The Associated Press announced in an advisory to customers today that the majority of U.S. corporate earnings stories for our business news report will eventually be produced using automation technology.
Here, Lou Ferrara, the AP managing editor who oversees business news, explains how this leap forward takes advantage of new technologies to free journalists to spend more time on things like beat reporting and source development while increasing, by a factor of more than 10, the volume of earnings reports for customers.
Lou Ferrara, vice president and managing editor
Why is the AP doing this?
Like all media companies, AP is constantly reviewing what content it needs to provide to customers and the best use of its reporting resources. At the same time, we analyze the value of the content we produce in the marketplace.
For many years, we have been spending a lot of time crunching numbers and rewriting information from companies to publish approximately 300 earnings reports each quarter. We discovered that automation technology, from a company called Automated Insights, paired with data from Zacks Investment Research, would allow us to automate short stories – 150 to 300 words — about the earnings of companies in roughly the same time that it took our reporters.
And instead of providing 300 stories manually, we can provide up to 4,400 automatically for companies throughout the United States each quarter.
We believe technological automation will be a part of many businesses, including those in media. As part of its business relationship with Automated Insights, AP participated in the company’s latest round of investment financing with other strategic partners.
Does it mean we are no longer providing editorial coverage of earnings reports?
No. If anything, we are doubling down on the journalism we will do around earnings reports and business coverage.
We are going to use our brains and time in more enterprising ways during earnings season. Rather than spending a great deal of time focusing on the release of earnings and hammering out a quick story recapping each one, we are going to automate that process for all U.S. companies in the 4,400. (We are exploring whether we can automate earnings from companies outside the United States.)
Instead, our journalists will focus on reporting and writing stories about what the numbers mean and what gets said in earnings calls on the day of the release, identifying trends and finding exclusive stories we can publish at the time of the earnings reports.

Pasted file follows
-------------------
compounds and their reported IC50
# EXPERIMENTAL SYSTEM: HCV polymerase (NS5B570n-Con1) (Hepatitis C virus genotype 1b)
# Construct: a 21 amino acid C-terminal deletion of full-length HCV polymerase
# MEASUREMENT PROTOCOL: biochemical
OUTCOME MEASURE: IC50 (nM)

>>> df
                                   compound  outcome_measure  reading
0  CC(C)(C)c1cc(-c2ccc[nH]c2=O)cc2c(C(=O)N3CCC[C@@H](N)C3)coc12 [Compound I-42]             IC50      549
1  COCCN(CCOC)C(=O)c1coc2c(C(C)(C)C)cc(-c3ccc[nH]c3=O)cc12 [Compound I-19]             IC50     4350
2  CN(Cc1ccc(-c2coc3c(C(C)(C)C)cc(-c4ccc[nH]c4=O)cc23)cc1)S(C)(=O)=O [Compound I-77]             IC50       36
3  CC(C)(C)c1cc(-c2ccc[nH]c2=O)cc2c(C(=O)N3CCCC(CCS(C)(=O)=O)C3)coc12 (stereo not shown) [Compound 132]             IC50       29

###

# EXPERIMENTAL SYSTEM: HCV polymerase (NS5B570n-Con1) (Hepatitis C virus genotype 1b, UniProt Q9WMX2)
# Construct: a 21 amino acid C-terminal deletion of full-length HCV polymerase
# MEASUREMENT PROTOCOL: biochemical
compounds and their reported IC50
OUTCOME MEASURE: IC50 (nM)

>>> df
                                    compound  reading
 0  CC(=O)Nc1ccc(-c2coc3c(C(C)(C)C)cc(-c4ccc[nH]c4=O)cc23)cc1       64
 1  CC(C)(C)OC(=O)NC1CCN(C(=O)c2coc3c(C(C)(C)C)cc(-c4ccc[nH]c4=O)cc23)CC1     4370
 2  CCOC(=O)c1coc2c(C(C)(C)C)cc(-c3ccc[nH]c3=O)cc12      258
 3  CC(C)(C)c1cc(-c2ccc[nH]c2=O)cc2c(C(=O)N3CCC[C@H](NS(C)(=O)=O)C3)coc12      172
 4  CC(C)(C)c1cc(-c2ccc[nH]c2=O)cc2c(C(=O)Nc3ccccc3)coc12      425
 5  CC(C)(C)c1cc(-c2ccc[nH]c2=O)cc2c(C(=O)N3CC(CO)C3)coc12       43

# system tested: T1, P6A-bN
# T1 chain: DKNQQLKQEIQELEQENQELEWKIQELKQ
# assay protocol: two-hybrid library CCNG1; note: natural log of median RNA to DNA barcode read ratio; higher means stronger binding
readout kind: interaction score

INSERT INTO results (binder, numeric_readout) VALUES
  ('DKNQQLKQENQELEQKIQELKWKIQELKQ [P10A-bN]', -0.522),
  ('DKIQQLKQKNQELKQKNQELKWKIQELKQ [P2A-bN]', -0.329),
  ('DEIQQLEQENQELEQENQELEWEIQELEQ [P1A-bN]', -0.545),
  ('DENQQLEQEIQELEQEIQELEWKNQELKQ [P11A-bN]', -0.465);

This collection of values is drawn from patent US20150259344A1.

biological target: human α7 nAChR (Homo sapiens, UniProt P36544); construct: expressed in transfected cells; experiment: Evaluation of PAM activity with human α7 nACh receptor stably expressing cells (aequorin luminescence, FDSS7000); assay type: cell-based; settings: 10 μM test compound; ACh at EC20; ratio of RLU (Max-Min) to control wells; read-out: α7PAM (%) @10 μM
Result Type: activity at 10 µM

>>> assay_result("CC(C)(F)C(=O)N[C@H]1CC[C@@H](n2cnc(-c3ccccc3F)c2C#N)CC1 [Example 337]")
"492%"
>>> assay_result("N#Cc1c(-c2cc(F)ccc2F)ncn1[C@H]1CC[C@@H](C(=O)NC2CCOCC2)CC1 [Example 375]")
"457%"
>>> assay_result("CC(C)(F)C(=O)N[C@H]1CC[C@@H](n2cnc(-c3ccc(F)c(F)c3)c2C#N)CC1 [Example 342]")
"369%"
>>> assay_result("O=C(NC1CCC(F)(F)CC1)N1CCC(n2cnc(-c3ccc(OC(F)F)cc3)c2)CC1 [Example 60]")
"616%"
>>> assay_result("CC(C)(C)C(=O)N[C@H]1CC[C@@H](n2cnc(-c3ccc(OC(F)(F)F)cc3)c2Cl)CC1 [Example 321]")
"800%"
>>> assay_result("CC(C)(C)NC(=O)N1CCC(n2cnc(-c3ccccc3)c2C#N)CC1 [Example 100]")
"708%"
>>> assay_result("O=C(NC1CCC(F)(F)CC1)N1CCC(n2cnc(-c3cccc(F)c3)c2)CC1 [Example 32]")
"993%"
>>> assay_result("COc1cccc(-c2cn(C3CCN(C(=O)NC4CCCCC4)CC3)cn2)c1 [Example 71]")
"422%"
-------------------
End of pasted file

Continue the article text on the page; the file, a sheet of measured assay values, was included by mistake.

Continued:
AP’s staff breaks a lot of business news and obtains numerous exclusives throughout the year from many of the top companies in the world. We know that is what our customers want and we are going to deliver more of it through this process.
Are we eliminating jobs to do this?
No. This is about using technology to free journalists to do more journalism and less data processing, not about eliminating jobs. In fact, most of the staff has been receptive to the effort and involved for the past few months of discussion.
How does it work?
Zacks maintains the data when the earnings reports are issued. Automated Insights has algorithms that ping that data and then in seconds output a story. The structure for the earnings reports stories was crafted by AP with Automated Insights. All conform to AP Style, the standard of journalistic style.
The stories will be labeled as being produced automatically with material from Zacks.
As we begin using automation technology in July, we will check each automatically generated report and then publish to the AP wire. As we work out any problems, we hope to move to a model of more fully automating the reports and spot-checking the feed for quality control.
Will you be automating other parts of the AP report?
Interestingly, we already have been automating a good chunk of AP’s sports agate report for several years. Data comes from STATS, the sports statistics company, and is automated and formatted into our systems for distribution. A majority of our agate is produced this way.
By comparison, though, the earnings reports are produced into stories – not just data feeds. And we are looking at whether there are other things we should be automating in this way. Last football season, we introduced an automated NFL player ranking on the website for pro football that we host for newspapers. That ranking included automated text descriptions of player performances each week, which were produced by Automated Insights. We also are examining the potential for automating results stories for lower-audience sports.
When will the automated earnings reports be available?
We are planning to go live in July, and we will be paying close attention to all of the reports as we adapt to this new process. We will address any concerns or bugs, and then keep moving ahead.
Our hope is that customers will begin to see the benefits almost immediately through more breaking business news and an increased volume of earnings reports. Many customers will receive info for companies in their markets that they never received from AP before.